The village stood on a small, slightly elevated hill in the middle of a wide plain. It was linked by secondary roads to neighboring villages, as well as to ‘Attil, the “mother” village. Originally residents from Khirbat Zalafa came from ‘Attil to farm the village lands, they eventually settled in the village to be closer to their farms.
In the late nineteenth century, Khirbat Zalafa was described as a small hamlet with springs to the south. Agriculture was based on watermelons, vegetables, grain, and olives.
Occupation and Depopulation:
The Haganah command considered the coastal area north of Tel Aviv to be “the core of the emergent Jewish State” and decided to secure it before 15 May 1948, by depopulating it of its Arab inhabitants. During early April a series of expulsion orders were issued to the communities that remained. About mid-April, Haganah representative reached an agreement that if they left local Zionist settlements would safeguard their homes after the war. At the end of the month and in early May, the houses of the village (as well as a number others) were systematically destroyed by the Haganah, assisted by the local Zionist settlements.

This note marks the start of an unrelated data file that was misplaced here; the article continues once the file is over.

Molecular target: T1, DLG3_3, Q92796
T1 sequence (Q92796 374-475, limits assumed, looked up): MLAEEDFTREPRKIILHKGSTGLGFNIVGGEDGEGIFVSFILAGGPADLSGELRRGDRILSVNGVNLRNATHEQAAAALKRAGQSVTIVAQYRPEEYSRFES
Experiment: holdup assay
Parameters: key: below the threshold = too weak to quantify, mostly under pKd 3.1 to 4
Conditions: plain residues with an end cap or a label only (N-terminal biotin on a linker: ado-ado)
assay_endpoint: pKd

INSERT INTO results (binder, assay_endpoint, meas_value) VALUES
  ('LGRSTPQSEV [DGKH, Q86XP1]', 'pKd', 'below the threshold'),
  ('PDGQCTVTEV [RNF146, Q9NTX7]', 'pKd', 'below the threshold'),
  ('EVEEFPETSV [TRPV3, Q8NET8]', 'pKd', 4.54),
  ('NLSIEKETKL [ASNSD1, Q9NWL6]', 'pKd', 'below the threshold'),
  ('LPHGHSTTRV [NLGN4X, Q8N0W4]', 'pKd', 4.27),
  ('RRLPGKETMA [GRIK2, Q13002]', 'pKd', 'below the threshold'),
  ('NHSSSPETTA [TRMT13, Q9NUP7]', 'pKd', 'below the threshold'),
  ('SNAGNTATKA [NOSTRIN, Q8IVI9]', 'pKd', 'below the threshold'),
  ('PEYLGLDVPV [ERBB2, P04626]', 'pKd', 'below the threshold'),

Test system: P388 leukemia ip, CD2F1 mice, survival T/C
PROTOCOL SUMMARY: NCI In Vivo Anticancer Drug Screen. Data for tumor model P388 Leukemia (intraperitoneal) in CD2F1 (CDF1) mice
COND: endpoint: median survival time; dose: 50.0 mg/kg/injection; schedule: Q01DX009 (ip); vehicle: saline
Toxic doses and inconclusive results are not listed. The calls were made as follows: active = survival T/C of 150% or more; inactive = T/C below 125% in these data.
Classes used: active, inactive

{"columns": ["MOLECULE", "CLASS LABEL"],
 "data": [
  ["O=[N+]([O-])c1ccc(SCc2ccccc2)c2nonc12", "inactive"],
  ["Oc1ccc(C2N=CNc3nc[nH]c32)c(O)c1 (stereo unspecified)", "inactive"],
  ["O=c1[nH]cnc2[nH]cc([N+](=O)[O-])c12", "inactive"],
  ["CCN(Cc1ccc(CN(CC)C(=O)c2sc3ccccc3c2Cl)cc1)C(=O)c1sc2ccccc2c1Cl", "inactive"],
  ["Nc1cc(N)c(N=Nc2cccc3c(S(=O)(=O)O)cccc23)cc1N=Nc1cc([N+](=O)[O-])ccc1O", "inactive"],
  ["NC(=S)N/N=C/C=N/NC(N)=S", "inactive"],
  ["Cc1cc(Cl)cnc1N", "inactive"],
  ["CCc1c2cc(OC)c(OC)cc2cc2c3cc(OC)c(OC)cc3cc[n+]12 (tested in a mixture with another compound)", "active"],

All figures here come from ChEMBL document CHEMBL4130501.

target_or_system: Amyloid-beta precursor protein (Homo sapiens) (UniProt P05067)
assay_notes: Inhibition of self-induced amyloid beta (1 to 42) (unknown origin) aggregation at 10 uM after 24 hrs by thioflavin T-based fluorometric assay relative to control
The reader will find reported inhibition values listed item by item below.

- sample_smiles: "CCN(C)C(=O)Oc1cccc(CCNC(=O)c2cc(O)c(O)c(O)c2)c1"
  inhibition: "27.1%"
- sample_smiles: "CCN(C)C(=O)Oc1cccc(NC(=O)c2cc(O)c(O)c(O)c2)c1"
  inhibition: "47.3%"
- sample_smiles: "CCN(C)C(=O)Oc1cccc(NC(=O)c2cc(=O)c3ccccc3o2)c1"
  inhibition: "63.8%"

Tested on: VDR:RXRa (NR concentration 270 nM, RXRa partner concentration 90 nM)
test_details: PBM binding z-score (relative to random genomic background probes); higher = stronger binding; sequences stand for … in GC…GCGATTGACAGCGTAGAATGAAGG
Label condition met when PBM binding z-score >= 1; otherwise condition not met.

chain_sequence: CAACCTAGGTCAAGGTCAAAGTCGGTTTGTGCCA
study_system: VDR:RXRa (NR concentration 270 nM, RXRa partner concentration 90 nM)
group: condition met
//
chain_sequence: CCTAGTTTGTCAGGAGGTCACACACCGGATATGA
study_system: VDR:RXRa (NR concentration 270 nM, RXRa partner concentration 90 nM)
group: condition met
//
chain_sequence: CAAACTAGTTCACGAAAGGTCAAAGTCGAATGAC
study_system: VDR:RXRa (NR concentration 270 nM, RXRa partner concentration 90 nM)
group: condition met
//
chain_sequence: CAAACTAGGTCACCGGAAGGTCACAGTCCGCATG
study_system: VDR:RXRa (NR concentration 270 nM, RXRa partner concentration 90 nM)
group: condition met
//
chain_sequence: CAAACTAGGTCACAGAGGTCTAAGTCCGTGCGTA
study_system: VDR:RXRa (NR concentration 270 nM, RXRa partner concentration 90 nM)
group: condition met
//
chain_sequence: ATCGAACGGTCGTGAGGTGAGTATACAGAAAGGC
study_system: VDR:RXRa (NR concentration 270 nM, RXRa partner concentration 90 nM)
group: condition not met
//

Israeli Settlements on Village Lands:
There are no Israeli settlements on village land.
The Village Today:
The village has been completely levelled. Today both the original site and surrounding areas are covered with Israeli citrus orchards.
Source: al-Khalidi, Walid (ed.). All that remains: the Palestinian villages occupied and depopulated by Israel in 1948. Washington DC: 1992.
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